"... and mix surprise and enigma, magic and shock, imtelligence and abandon,
form and antiform." (Stefan Wolpe, from "Thinking Twice", 1959)
Born on August 25th of 1902 in Berlin, Stefan Wolpe spent his early years in the artistic and political ferment of the Weimar Republic. He studied at the Berlin Staatliche Hochschule für Musik and was influenced by Busoni, the Melos Circle around Hermann Scherchen and Heinz Tiessen, and the artists of the Bauhaus at Weimar. In 1933 Wolpe studied briefly with Anton Webern before emigrating to Palestine in 1934.Wolpe taught at the Palestine Conservatory and was a leading advocate for new music among such young composers as Haim Alexander and Herbert Brün.
In 1938 Wolpe emigrated to the U.S.A., settling in New York, where he taught and took an active part in the musical life of the city. Among his students were Claus Adam, Elmer Bernstein, John Carisi, Morton Feldman, Isaac Nemiroff, George Russell,Tony Scott, Ralph Shapey, and David Tudor.
From 1952-56 Wolpe was Director of Music at Black Mountain College, and from 1957-67 he was head of the music department at C.W Post College, Long Island University. During those years he was a frequent lecturer at the Darmstadt Summer Course for New Music.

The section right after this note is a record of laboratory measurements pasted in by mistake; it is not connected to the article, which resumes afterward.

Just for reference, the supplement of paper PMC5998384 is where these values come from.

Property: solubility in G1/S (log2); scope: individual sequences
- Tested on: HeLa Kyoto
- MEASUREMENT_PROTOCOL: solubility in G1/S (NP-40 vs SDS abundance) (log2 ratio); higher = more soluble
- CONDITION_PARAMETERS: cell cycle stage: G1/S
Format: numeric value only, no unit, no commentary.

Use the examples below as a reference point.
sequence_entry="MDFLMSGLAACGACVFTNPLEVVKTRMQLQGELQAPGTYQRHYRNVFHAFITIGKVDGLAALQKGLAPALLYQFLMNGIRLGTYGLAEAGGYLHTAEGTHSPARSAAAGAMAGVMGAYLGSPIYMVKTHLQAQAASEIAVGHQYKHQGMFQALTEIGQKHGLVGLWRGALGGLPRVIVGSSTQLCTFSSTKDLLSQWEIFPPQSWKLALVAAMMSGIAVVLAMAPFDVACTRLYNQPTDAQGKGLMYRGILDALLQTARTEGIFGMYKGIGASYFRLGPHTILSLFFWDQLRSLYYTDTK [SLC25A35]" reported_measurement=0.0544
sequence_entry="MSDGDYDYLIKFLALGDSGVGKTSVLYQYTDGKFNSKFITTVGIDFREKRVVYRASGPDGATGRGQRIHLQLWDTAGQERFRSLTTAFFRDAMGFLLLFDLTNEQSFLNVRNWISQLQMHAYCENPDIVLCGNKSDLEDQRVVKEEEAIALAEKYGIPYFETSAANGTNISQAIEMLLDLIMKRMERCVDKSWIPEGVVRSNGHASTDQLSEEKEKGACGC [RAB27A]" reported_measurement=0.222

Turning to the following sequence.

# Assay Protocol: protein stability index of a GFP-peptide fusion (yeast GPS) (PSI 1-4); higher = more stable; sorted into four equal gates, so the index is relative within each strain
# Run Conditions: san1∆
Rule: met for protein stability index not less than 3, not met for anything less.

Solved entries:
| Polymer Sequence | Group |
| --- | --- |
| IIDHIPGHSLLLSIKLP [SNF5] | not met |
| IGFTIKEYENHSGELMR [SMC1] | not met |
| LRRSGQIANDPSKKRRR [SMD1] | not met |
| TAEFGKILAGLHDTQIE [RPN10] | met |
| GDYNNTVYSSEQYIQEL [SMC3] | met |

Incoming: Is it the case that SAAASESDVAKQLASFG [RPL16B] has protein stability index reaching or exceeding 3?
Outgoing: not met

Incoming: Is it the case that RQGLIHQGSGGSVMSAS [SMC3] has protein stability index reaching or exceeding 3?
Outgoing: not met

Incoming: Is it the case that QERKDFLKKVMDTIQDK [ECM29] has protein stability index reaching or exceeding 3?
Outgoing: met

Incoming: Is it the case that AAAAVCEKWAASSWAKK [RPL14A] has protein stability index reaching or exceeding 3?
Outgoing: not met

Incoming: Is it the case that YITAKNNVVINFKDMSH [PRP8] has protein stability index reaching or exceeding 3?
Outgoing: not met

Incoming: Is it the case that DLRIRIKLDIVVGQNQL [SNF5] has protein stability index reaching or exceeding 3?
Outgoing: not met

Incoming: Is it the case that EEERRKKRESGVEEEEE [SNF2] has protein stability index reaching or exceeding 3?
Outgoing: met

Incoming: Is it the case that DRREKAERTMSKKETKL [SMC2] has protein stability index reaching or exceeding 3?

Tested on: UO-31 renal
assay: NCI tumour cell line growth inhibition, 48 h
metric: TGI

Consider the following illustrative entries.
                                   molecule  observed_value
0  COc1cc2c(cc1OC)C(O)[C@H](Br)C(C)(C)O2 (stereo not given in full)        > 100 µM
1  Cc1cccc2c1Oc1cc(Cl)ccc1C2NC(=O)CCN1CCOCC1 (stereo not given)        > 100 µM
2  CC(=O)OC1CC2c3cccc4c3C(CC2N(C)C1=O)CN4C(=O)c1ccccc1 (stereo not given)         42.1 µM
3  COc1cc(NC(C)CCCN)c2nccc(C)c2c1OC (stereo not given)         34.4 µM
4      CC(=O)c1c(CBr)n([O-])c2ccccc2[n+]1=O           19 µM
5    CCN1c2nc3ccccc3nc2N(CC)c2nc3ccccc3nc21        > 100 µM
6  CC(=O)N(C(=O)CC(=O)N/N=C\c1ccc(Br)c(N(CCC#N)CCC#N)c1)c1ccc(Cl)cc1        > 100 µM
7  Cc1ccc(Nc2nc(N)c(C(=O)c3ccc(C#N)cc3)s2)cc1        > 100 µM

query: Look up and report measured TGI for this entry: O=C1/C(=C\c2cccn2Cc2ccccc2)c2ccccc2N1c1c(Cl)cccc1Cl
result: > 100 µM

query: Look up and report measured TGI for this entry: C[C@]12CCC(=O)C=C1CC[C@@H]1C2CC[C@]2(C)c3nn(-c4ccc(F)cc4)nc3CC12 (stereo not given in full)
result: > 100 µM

Wolpe's many commissions included the Symphony for Rodgers and Hammerstein, the Piece in Three Parts for Piano and 16 Instruments for the Fromm Foundation, the Chamber Piece No. 1 for Elizabeth Sprague Coolidge, the Trio for the Group for Contemporary Music, and the String Quartet for the Juilliard String Quartet.
In 1963 Wolpe received the New York Music Critics Circle Citation and the first of two Guggenheim Fellowships. In 1966 he was awarded the medal of the Brandeis University Creative Arts Awards and was inducted as a member of the National Institute of Arts and Letters. Among the composers who acknowledge Wolpe's influence during this period are Matthew Greenbaum, Harvey Sollberger, and Charles Wuorinen.
On April 4, 1972, Stefan Wolpe died from the effects of advanced parkinsonism.
Wolpe composed in many genres and styles a music characterized by intense vitality and physical presence. He reconciled a utopian populism with a profound faith in the value of the individual imagination.
für: Piano Solo
Preis: 40,00 €